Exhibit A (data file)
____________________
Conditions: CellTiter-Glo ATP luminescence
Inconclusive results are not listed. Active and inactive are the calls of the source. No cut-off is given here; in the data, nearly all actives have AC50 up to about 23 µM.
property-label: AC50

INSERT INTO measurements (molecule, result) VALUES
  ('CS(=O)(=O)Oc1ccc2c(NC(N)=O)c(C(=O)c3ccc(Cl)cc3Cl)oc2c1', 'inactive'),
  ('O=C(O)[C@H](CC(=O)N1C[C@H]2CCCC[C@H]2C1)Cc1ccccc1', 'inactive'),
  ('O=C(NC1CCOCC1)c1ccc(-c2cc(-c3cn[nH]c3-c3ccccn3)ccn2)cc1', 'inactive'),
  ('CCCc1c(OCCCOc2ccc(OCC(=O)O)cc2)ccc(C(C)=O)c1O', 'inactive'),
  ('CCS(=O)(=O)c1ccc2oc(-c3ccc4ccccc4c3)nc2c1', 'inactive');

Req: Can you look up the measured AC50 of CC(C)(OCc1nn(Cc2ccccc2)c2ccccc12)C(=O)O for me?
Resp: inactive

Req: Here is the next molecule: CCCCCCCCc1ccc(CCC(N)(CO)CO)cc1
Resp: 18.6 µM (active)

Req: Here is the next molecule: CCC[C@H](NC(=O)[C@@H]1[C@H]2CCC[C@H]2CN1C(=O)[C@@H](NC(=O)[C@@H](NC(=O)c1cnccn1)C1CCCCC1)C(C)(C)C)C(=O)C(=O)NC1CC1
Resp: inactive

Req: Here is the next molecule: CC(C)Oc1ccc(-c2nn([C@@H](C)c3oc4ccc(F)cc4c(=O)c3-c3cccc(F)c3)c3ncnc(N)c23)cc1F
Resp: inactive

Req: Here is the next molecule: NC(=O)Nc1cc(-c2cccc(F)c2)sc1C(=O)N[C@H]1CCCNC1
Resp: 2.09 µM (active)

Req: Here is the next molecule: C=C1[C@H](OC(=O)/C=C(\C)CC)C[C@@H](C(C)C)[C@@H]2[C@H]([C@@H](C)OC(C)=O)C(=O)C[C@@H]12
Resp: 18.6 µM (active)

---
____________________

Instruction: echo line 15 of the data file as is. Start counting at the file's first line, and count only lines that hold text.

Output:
Resp: inactive